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Abstract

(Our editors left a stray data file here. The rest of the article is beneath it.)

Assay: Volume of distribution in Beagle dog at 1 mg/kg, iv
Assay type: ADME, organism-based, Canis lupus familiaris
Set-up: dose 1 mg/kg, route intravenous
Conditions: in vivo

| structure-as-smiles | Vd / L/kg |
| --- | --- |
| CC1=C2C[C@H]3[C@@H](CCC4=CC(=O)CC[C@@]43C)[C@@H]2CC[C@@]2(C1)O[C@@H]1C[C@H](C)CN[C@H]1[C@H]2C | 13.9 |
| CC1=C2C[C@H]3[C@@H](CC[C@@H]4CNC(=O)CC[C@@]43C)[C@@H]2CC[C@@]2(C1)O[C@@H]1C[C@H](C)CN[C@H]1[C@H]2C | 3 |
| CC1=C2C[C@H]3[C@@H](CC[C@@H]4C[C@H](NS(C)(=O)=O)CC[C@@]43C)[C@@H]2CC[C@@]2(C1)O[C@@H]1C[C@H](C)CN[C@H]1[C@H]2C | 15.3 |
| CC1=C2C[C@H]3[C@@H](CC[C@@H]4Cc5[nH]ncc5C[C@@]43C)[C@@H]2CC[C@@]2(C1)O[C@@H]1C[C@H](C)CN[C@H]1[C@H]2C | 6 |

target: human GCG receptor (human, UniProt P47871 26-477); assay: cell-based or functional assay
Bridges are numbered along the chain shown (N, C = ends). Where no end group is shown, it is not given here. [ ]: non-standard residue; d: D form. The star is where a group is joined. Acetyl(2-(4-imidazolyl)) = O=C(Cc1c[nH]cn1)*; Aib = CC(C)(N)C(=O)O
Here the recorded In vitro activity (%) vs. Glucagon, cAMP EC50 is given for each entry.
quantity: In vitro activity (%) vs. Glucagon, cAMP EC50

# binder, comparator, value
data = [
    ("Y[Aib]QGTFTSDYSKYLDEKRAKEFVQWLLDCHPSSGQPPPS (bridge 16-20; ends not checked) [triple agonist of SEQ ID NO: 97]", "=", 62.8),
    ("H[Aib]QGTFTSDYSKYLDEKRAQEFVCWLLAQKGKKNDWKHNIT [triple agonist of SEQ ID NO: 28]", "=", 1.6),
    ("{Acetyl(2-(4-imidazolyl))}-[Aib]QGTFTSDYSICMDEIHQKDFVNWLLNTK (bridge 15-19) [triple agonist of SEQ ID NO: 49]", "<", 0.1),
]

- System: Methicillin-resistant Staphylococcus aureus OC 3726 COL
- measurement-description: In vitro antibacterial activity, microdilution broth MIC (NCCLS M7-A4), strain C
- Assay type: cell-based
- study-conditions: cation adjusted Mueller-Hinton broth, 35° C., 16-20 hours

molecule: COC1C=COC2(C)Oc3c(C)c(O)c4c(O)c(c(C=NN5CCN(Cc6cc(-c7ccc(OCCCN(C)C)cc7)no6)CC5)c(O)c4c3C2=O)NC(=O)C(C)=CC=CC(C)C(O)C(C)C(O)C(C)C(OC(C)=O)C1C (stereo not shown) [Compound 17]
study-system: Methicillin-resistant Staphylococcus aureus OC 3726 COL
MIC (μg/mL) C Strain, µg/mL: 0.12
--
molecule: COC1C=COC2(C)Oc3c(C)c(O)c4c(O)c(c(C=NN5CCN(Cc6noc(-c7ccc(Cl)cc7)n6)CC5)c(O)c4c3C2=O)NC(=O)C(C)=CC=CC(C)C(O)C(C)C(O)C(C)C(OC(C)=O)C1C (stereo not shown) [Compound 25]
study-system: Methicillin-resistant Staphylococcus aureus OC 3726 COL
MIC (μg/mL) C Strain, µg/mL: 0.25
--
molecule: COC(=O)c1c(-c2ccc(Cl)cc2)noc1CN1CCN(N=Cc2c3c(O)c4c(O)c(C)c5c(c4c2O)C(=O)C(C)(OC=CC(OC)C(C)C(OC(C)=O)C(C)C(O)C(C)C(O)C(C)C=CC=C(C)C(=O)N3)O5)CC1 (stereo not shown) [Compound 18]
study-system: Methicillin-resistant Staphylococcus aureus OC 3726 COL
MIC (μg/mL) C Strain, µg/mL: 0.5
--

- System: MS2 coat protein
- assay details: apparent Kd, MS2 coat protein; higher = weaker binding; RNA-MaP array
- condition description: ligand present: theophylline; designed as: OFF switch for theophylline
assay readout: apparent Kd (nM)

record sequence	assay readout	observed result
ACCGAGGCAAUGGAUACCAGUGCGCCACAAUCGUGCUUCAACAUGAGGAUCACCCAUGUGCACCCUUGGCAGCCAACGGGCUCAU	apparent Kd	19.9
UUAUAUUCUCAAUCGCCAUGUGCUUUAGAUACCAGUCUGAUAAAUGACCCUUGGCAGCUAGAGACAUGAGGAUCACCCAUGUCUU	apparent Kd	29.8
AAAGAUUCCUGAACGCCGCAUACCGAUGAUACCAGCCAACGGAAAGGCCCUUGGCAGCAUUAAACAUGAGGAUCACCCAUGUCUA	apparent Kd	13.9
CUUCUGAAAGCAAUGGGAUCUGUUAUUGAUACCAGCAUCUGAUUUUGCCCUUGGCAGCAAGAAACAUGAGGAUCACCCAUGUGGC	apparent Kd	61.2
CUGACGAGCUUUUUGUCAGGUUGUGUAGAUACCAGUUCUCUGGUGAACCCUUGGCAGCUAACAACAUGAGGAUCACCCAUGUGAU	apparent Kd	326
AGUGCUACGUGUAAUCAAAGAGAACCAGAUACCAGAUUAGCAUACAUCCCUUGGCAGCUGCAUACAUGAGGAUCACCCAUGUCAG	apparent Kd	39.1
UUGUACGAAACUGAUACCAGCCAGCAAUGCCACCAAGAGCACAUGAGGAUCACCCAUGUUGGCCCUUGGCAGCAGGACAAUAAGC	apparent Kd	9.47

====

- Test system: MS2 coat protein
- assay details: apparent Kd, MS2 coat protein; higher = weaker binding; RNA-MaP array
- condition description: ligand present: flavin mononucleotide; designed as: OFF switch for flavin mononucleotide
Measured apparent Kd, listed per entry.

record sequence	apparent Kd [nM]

Prior to the North Carolina Supreme Court's holding in State v. Strickland, the rule governing second degree murder jury instructions in a first degree murder case was clear. In all murder cases in which the prosecution relied on the elements of premeditation and deliberation to prove that first degree murder had been committed, the trial judge was required to submit the issue of second degree murder to the jury. This rule came from the Court's unanimous decision in State v. Harris. The Court adhered to this rule in several later cases until it heard Strickland in 1983. Apparently motivated by the United States Supreme Court's decision in Hopper v. Evans, the North Carolina Supreme Court reversed its decision in Harris and held that a second degree murder instruction is not mandated in every murder case in which premeditation and deliberation are at issue. As a result of the Court's holding in Strickland, such an instruction is now required only when there is some evidence that the defendant did not act with premeditation and deliberation. If there is no such evidence, the trial judge is to exclude from jury consideration the option of finding the defendant guilty of second degree murder. This note will examine the scope of the rule in general, and in particular, the propriety of its application to the facts in Strickland.

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